David Miller's mandate revved for liftoff with new Toronto Act and stong exec to boot. Miller gang gets a grip it's the second day of the new council, and the polish is already coming off. A few councillors outside the left's majority are trying to paint appointments to standing committees with the brush of perceived cronyism.
Howard Moscoe will have none of it. "This is an attempt to undermine the strong mayor system," he says.
Undermine the what, now? Join me, if you will, in a brief flashback to March 2006 BCE (before council's ego boost), the time of public consultations on council's new governance structure.
During those meetings, we were reminded, almost peremptorily, that no one was suggesting Toronto should institute a "strong mayor" system. Staff said it. Miller said it. At the time, no one really knew what a strong mayor system was, but we didn't have to - because we wouldn't be getting one.
And if the proposed system of an executive committee made up of appointed council committee chairs did seem to concentrate more strength in the mayor's office? Well, call it a "stronger" mayor system, one staffer remarked. Or maybe he'll just be louder. Ooh, or taller. But strong? Oh my, no. The mayor's just a big kitten.
A kitten with a mandate - and now, the lieutenants to carry it out.
The new system coincides with the impending New City Of Toronto Act, so the timing for Miller couldn't be better. Perhaps most notable is the movement of licensing and standards to the inner executive core. Toss in the appointment of regulation wonk Howard Moscoe as chair of licensing, and Miller's favoured - and often disparaged - strategy of tinkering and tweaking may take on a larger scope.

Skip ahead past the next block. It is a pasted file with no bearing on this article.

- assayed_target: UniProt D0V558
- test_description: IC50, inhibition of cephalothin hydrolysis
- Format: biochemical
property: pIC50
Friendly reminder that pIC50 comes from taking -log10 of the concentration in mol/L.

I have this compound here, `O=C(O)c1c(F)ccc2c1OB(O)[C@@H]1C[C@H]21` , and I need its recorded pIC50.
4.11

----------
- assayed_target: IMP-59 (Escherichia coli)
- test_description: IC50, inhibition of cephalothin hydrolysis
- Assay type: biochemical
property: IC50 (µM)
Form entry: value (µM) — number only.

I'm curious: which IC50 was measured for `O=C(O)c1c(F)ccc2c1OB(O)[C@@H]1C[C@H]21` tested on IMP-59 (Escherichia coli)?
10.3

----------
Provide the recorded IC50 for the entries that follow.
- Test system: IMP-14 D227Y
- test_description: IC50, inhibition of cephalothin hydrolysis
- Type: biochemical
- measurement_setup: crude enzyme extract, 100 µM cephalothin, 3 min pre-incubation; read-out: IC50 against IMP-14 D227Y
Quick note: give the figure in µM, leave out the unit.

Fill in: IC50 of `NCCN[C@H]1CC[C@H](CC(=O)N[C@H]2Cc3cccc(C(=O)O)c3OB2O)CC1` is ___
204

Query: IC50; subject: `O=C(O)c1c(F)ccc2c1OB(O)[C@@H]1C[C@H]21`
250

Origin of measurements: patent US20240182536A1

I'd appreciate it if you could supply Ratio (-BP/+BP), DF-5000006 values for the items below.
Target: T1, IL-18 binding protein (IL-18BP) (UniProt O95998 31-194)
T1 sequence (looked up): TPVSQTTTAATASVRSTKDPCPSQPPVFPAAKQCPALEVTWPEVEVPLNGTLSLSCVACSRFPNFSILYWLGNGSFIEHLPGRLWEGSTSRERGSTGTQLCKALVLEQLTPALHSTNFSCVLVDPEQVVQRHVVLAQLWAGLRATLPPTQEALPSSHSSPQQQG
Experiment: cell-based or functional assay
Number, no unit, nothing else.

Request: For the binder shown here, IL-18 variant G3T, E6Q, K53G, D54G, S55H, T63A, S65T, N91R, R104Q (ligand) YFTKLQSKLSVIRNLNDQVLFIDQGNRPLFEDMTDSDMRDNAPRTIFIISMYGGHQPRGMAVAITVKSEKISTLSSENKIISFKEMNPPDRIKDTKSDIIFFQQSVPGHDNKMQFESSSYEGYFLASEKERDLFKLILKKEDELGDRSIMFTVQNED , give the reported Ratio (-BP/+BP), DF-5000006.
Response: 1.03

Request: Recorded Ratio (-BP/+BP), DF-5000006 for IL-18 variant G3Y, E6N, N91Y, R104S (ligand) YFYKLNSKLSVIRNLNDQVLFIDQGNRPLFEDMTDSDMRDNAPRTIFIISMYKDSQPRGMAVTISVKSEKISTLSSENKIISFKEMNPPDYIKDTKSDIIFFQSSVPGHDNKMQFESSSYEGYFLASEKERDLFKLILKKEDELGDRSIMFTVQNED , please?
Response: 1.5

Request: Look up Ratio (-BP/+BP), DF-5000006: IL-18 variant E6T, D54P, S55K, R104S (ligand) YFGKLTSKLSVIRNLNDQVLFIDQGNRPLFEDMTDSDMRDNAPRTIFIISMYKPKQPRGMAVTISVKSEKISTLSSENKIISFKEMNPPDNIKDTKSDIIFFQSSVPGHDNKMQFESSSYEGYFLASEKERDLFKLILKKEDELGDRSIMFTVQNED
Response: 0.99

Moscoe is eager to point out, before I can even ask, that licensing won't be a source of revenue. "That's Mickey Mouse. It's not my intention to license for revenue," he says. "It's to make life in the city better. To spearhead the new act."
Examples? While the city can ban their use, it can't prevent the sale of pesticides. Moscoe says the city could license stores selling them and require warnings that the use of pesticides is prohibited.
Another idea: requiring stores to have "packaging tables" where customers can remove packaging for disposal. Presumably, store owners would then complain to manufacturers. "If the largest market in the country makes it tough to put all this packaging on products, that could have a major impact."
Brian Ashton, meanwhile, Miller's appointment to head up planning and growth management, sees his committee not only as the place to set the groundwork for the TTC, but also as the space for people to become involved in City Hall.
"How do you deal with public space? How do you help people capture that, take ownership of it?" he asks. "[Development] has usually been a sudden opportunity to be filled, not something worked into the culture as a whole."
Kyle Rae, Miller's appointment to economic development, is energized by the committee's newly untethered role, reborn from economic development and parks.